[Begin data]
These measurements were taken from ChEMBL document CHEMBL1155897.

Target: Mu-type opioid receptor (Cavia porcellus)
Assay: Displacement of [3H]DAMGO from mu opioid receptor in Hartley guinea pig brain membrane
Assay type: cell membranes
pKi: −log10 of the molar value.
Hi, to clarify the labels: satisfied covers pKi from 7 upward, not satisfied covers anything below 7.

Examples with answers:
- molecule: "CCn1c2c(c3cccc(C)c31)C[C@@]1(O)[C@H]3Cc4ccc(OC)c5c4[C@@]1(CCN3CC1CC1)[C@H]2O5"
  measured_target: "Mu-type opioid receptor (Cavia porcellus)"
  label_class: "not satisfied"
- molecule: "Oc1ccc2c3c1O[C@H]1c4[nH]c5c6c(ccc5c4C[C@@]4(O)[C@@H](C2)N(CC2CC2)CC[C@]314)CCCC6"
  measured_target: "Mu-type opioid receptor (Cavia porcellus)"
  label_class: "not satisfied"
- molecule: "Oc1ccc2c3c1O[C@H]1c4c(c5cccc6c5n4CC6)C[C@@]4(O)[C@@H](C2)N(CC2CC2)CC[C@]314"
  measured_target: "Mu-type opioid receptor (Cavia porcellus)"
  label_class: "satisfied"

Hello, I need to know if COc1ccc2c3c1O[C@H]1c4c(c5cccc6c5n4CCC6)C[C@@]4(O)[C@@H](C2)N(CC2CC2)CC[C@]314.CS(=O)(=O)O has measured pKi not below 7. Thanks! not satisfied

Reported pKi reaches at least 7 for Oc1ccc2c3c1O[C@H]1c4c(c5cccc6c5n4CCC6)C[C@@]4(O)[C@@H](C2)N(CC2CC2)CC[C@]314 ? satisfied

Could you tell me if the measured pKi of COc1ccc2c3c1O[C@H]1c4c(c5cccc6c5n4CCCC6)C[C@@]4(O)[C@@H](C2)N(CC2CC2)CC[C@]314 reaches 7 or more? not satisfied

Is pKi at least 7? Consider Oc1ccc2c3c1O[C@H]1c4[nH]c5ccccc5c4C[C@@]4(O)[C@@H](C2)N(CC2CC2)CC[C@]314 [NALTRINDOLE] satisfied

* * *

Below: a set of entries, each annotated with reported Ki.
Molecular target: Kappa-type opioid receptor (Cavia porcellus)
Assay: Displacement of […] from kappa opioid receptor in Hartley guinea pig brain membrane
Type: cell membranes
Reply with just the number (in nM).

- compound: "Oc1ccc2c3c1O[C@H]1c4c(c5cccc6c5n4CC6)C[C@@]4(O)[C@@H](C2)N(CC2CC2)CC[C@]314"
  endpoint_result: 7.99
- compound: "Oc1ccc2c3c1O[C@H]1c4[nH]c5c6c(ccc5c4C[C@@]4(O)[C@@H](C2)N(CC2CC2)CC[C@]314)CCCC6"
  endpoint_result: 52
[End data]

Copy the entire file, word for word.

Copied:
These measurements were taken from ChEMBL document CHEMBL1155897.

Target: Mu-type opioid receptor (Cavia porcellus)
Assay: Displacement of [3H]DAMGO from mu opioid receptor in Hartley guinea pig brain membrane
Assay type: cell membranes
pKi: −log10 of the molar value.
Hi, to clarify the labels: satisfied covers pKi from 7 upward, not satisfied covers anything below 7.

Examples with answers:
- molecule: "CCn1c2c(c3cccc(C)c31)C[C@@]1(O)[C@H]3Cc4ccc(OC)c5c4[C@@]1(CCN3CC1CC1)[C@H]2O5"
  measured_target: "Mu-type opioid receptor (Cavia porcellus)"
  label_class: "not satisfied"
- molecule: "Oc1ccc2c3c1O[C@H]1c4[nH]c5c6c(ccc5c4C[C@@]4(O)[C@@H](C2)N(CC2CC2)CC[C@]314)CCCC6"
  measured_target: "Mu-type opioid receptor (Cavia porcellus)"
  label_class: "not satisfied"
- molecule: "Oc1ccc2c3c1O[C@H]1c4c(c5cccc6c5n4CC6)C[C@@]4(O)[C@@H](C2)N(CC2CC2)CC[C@]314"
  measured_target: "Mu-type opioid receptor (Cavia porcellus)"
  label_class: "satisfied"

Hello, I need to know if COc1ccc2c3c1O[C@H]1c4c(c5cccc6c5n4CCC6)C[C@@]4(O)[C@@H](C2)N(CC2CC2)CC[C@]314.CS(=O)(=O)O has measured pKi not below 7. Thanks! not satisfied

Reported pKi reaches at least 7 for Oc1ccc2c3c1O[C@H]1c4c(c5cccc6c5n4CCC6)C[C@@]4(O)[C@@H](C2)N(CC2CC2)CC[C@]314 ? satisfied

Could you tell me if the measured pKi of COc1ccc2c3c1O[C@H]1c4c(c5cccc6c5n4CCCC6)C[C@@]4(O)[C@@H](C2)N(CC2CC2)CC[C@]314 reaches 7 or more? not satisfied

Is pKi at least 7? Consider Oc1ccc2c3c1O[C@H]1c4[nH]c5ccccc5c4C[C@@]4(O)[C@@H](C2)N(CC2CC2)CC[C@]314 [NALTRINDOLE] satisfied

* * *

Below: a set of entries, each annotated with reported Ki.
Molecular target: Kappa-type opioid receptor (Cavia porcellus)
Assay: Displacement of […] from kappa opioid receptor in Hartley guinea pig brain membrane
Type: cell membranes
Reply with just the number (in nM).

- compound: "Oc1ccc2c3c1O[C@H]1c4c(c5cccc6c5n4CC6)C[C@@]4(O)[C@@H](C2)N(CC2CC2)CC[C@]314"
  endpoint_result: 7.99
- compound: "Oc1ccc2c3c1O[C@H]1c4[nH]c5c6c(ccc5c4C[C@@]4(O)[C@@H](C2)N(CC2CC2)CC[C@]314)CCCC6"
  endpoint_result: 52